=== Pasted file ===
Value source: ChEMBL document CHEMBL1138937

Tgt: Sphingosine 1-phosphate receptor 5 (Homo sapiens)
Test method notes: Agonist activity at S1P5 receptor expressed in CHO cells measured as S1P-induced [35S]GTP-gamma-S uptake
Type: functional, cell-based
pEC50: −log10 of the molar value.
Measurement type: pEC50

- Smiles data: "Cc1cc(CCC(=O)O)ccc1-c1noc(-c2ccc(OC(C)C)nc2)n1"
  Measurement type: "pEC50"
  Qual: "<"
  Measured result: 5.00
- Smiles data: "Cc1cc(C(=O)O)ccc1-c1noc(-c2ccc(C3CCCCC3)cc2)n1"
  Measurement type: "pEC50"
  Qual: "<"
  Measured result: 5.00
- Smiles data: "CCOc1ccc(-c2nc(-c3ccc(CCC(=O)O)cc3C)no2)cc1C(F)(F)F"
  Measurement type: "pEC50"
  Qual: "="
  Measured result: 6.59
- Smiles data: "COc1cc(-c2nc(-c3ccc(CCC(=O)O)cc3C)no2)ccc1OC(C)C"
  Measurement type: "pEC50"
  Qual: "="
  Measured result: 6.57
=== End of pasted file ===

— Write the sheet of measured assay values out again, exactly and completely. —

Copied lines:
Value source: ChEMBL document CHEMBL1138937

Tgt: Sphingosine 1-phosphate receptor 5 (Homo sapiens)
Test method notes: Agonist activity at S1P5 receptor expressed in CHO cells measured as S1P-induced [35S]GTP-gamma-S uptake
Type: functional, cell-based
pEC50: −log10 of the molar value.
Measurement type: pEC50

- Smiles data: "Cc1cc(CCC(=O)O)ccc1-c1noc(-c2ccc(OC(C)C)nc2)n1"
  Measurement type: "pEC50"
  Qual: "<"
  Measured result: 5.00
- Smiles data: "Cc1cc(C(=O)O)ccc1-c1noc(-c2ccc(C3CCCCC3)cc2)n1"
  Measurement type: "pEC50"
  Qual: "<"
  Measured result: 5.00
- Smiles data: "CCOc1ccc(-c2nc(-c3ccc(CCC(=O)O)cc3C)no2)cc1C(F)(F)F"
  Measurement type: "pEC50"
  Qual: "="
  Measured result: 6.59
- Smiles data: "COc1cc(-c2nc(-c3ccc(CCC(=O)O)cc3C)no2)ccc1OC(C)C"
  Measurement type: "pEC50"
  Qual: "="
  Measured result: 6.57